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Tooltips Categories SPEECH

work

DEFINITION The Mandarin term “做工” is commonly used in Singapore to refer to working. ETYMOLOGY In Singapore, the term “做工” is used to refer to work performed by both white-collar and blue-collar workers. Actually, “做工” mainly refers to the labour performed by blue-collar workers. The corresponding Mandarin term for office work or more intellectual labour is “工作”. The term “做工” has two meanings in Mainland China. The first refers to work that requires physical labour, such as industrial work, or…

High cost

DEFINITION Referring to a large amount of cost. ETYMOLOGY In the Hokkien (Minnan) dialect, the term “重本” means “a large amount of capital”. In Singapore, the character “本” refers to “cost”. The term “重本” is mostly used to describe financial activities. For example, a large investment can be considered “砸重本”. Betting large amounts while gambling could also be considered “下重本”. SAMPLE SENTENCE Certain that many customers wanted to renew their pawn tickets but were unable to do so during operating…

postponing or extending a date

DEFINITION To postpone or extend an originally set date. ETYMOLOGY The Mandarin term “展延” is a combination of the terms “展期” and “延长”, meaning “postpone” and “extend” respectively. “展延” and “延展” are often confused with each other. “延展” has the meaning of “prolong” or “expand”. The earliest use of the term can be found in a news article about the postponement of the Pawnbrokers (Amendment) Bill in Sin Chew Jit Poh in 1960. SAMPLE SENTENCE Singapore and Malaysia amended the…

one-off

DEFINITION Used to describe a one-off action. Completing something in one go. ETYMOLOGY One belief is that the Mandarin term “一次过” is a paraphrase of the English term “one-off” or “one-time”. In Singapore, this term can be used in two different situations, each with its own definition and emphasis. As an adjective, it describes the act or doing something only “once”, and never again. (For example: The registration fee is a one-off payment of $10) As a verbal classifier, it…

Yumseng

DEFINITION To offer a toast. ETYMOLOGY The term Yumseng originated from Cantonese (Guangzhou dialect) and the original term was yamsai. However, as the word sai also meant the “end of everything”, it is considered inauspicious. People started using yumseng instead of yamsai, as the word seng indicated victory. This also demonstrated how ethno-psychology influences the linguistic usage of terms. SAMPLE SENTENCE During yesterday’s Chinese New Year celebrations, in addition to the dragon and lion dance performances, members of the media…

go downtown

DEFINITION To take a trip downtown, in particular to the “Da-Po” and “Xiao-Po” areas in central Singapore. ETYMOLOGY The term “po” is colloquially used by Singaporean Chinese to refer to the town area. In Singapore, “Da-Po” (or big “Po”) and “Xiao-Po” (or little “Po”) refers to specific Chinese commercial areas. “Da-po” and “Xiao-Po” was divided by the Elgin Bridge. “Da po” referred to the South Bridge Road area, while “Xiao po” referred to the area around North Bridge Road. In…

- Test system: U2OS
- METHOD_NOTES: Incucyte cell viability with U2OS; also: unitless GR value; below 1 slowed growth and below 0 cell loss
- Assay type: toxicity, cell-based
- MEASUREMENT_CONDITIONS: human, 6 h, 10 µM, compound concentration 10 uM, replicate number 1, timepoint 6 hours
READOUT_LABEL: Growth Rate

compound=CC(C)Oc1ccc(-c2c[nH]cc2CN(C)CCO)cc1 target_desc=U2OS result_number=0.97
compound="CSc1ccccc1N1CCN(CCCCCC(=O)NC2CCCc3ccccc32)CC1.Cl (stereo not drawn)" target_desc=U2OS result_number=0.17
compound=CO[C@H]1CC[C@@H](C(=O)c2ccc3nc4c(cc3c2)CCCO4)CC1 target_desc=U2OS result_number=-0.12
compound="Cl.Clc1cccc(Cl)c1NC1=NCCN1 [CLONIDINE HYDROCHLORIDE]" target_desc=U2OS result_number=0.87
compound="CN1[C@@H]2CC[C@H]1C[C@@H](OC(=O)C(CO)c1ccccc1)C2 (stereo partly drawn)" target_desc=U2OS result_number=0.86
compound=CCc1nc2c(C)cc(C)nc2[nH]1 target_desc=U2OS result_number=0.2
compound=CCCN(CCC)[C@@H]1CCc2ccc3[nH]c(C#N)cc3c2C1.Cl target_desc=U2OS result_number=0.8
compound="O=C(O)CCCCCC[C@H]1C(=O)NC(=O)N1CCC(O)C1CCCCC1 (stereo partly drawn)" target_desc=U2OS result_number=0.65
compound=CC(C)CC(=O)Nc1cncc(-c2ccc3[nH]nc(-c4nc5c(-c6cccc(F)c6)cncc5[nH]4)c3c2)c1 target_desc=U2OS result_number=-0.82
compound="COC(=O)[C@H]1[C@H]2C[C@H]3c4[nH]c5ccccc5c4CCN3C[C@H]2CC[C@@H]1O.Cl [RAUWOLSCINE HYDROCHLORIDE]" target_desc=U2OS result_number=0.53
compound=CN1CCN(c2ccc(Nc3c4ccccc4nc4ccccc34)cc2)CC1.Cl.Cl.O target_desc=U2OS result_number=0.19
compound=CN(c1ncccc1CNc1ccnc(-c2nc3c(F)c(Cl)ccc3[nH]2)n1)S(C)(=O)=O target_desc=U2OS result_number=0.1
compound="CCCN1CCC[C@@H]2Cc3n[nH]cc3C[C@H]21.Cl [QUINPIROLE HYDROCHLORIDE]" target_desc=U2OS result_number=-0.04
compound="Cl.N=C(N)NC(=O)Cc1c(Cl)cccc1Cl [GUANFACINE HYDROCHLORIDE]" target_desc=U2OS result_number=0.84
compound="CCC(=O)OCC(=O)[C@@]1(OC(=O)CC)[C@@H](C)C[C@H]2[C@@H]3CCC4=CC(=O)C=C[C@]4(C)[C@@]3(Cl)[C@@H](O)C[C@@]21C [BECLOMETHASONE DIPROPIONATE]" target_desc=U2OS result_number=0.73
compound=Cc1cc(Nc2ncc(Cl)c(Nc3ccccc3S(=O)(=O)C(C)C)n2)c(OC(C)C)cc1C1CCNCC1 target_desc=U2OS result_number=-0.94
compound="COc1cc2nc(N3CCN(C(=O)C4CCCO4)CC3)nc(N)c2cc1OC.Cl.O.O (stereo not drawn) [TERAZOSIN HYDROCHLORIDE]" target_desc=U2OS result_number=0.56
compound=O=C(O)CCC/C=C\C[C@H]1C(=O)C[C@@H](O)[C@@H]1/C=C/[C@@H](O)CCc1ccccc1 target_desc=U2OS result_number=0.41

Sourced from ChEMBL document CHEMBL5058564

dialysis

DEFINITION To help kidney failure patients remove harmful substances from the blood and peritoneum using a machine. ETYMOLOGY The Mandarin term “洗肾” was used as early as 1974 in the Nanyang Siang Pau. Kidney failure is mainly caused by diabetes and high blood pressure. High blood sugar in diabetic patients is likely to cause the kidneys to overwork when filtering blood, which can cause irreversible damage to the kidneys over time. High blood pressure, on the other hand, can damage…

Unexpected mistake

DEFINITION The Mandarin term “乌龙” refers to mistakes or errors that were not expected. The term also describes someone who is muddle-headed. ETYMOLOGY Originating from Cantonese, “乌龙” is commonly used with the verb “摆”. In Cantonese, “摆乌龙” means to “make an Unexpected mistake” or someone who is “muddle-headed”. One belief is that this term originated from a folk tale. In the tale, people prayed for a Green Dragon to bring rain and life back to the earth after a long…

foreman

DEFINITION A person who is highly skilled or capable. ETYMOLOGY The term originated from the Hokkien (Minnan) dialect term thau tshiu, which means master. It typically refers to a technical expert in a particular industry, or the foreman or supervisor managing a certain industry. The term “头手” is commonly used in Singapore’s vibrant food and beverage industry. There is also a term known as “二手”, which originated from Hokkien term ji tshiu tshiu, which has the meaning of “assistant”. Typically,…

tips

DEFINITION Inside information. ETYMOLOGY The Mandarin term “贴士” is the transliteration of the English word “tips”. The term was initially coined by Hong Kong people based on the Cantonese pronunciation of the English word “tips”.The word “贴” in Cantonese has a similar pronunciation as “tip” while the “s” sound is similar to how the word “士” sounds in Cantonese. After the term “贴士” was coined, the new word along with its usage eventually spread to Singapore. In Singapore, many locals…